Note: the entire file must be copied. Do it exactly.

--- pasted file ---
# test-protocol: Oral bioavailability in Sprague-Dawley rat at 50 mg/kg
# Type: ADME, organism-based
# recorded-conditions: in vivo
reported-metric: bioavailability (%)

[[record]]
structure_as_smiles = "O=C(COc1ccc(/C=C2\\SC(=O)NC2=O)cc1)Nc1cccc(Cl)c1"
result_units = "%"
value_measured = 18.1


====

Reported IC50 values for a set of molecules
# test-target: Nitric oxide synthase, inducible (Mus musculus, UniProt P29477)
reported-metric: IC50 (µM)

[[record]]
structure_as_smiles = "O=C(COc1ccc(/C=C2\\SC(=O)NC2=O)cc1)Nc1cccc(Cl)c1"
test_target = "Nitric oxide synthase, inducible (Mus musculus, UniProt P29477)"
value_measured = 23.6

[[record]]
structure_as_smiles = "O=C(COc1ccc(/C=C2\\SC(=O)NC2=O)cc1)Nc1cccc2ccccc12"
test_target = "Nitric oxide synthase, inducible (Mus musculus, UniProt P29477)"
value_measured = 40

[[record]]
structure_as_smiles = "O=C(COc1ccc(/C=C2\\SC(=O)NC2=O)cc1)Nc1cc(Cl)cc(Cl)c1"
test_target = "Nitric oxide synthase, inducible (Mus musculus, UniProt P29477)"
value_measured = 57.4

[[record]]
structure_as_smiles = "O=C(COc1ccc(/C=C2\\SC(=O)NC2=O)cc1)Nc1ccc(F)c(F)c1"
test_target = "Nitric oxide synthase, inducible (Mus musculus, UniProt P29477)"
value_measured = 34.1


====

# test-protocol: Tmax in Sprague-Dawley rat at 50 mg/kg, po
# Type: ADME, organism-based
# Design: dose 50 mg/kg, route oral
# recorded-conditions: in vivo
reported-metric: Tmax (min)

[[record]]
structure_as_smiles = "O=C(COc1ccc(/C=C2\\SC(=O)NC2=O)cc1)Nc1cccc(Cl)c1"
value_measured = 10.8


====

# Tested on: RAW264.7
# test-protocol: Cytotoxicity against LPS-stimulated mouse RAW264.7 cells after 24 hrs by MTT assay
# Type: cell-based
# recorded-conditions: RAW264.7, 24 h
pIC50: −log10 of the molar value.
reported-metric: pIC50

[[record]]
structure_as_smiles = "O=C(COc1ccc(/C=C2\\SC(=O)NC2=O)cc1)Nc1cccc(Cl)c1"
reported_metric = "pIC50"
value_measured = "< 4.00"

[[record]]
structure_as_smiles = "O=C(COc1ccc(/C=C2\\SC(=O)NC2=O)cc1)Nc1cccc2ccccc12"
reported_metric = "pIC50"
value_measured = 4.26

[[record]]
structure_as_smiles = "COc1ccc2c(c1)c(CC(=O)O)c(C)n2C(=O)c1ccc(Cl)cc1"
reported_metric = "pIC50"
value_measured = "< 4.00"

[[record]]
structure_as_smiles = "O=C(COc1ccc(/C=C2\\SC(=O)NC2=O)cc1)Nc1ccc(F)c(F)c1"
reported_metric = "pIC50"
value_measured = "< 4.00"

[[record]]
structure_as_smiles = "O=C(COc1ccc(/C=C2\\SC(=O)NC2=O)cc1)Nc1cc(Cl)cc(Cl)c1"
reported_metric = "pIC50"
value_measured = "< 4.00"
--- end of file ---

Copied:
# test-protocol: Oral bioavailability in Sprague-Dawley rat at 50 mg/kg
# Type: ADME, organism-based
# recorded-conditions: in vivo
reported-metric: bioavailability (%)

[[record]]
structure_as_smiles = "O=C(COc1ccc(/C=C2\\SC(=O)NC2=O)cc1)Nc1cccc(Cl)c1"
result_units = "%"
value_measured = 18.1


====

Reported IC50 values for a set of molecules
# test-target: Nitric oxide synthase, inducible (Mus musculus, UniProt P29477)
reported-metric: IC50 (µM)

[[record]]
structure_as_smiles = "O=C(COc1ccc(/C=C2\\SC(=O)NC2=O)cc1)Nc1cccc(Cl)c1"
test_target = "Nitric oxide synthase, inducible (Mus musculus, UniProt P29477)"
value_measured = 23.6

[[record]]
structure_as_smiles = "O=C(COc1ccc(/C=C2\\SC(=O)NC2=O)cc1)Nc1cccc2ccccc12"
test_target = "Nitric oxide synthase, inducible (Mus musculus, UniProt P29477)"
value_measured = 40

[[record]]
structure_as_smiles = "O=C(COc1ccc(/C=C2\\SC(=O)NC2=O)cc1)Nc1cc(Cl)cc(Cl)c1"
test_target = "Nitric oxide synthase, inducible (Mus musculus, UniProt P29477)"
value_measured = 57.4

[[record]]
structure_as_smiles = "O=C(COc1ccc(/C=C2\\SC(=O)NC2=O)cc1)Nc1ccc(F)c(F)c1"
test_target = "Nitric oxide synthase, inducible (Mus musculus, UniProt P29477)"
value_measured = 34.1


====

# test-protocol: Tmax in Sprague-Dawley rat at 50 mg/kg, po
# Type: ADME, organism-based
# Design: dose 50 mg/kg, route oral
# recorded-conditions: in vivo
reported-metric: Tmax (min)

[[record]]
structure_as_smiles = "O=C(COc1ccc(/C=C2\\SC(=O)NC2=O)cc1)Nc1cccc(Cl)c1"
value_measured = 10.8


====

# Tested on: RAW264.7
# test-protocol: Cytotoxicity against LPS-stimulated mouse RAW264.7 cells after 24 hrs by MTT assay
# Type: cell-based
# recorded-conditions: RAW264.7, 24 h
pIC50: −log10 of the molar value.
reported-metric: pIC50

[[record]]
structure_as_smiles = "O=C(COc1ccc(/C=C2\\SC(=O)NC2=O)cc1)Nc1cccc(Cl)c1"
reported_metric = "pIC50"
value_measured = "< 4.00"

[[record]]
structure_as_smiles = "O=C(COc1ccc(/C=C2\\SC(=O)NC2=O)cc1)Nc1cccc2ccccc12"
reported_metric = "pIC50"
value_measured = 4.26

[[record]]
structure_as_smiles = "COc1ccc2c(c1)c(CC(=O)O)c(C)n2C(=O)c1ccc(Cl)cc1"
reported_metric = "pIC50"
value_measured = "< 4.00"

[[record]]
structure_as_smiles = "O=C(COc1ccc(/C=C2\\SC(=O)NC2=O)cc1)Nc1ccc(F)c(F)c1"
reported_metric = "pIC50"
value_measured = "< 4.00"

[[record]]
structure_as_smiles = "O=C(COc1ccc(/C=C2\\SC(=O)NC2=O)cc1)Nc1cc(Cl)cc(Cl)c1"
reported_metric = "pIC50"
value_measured = "< 4.00"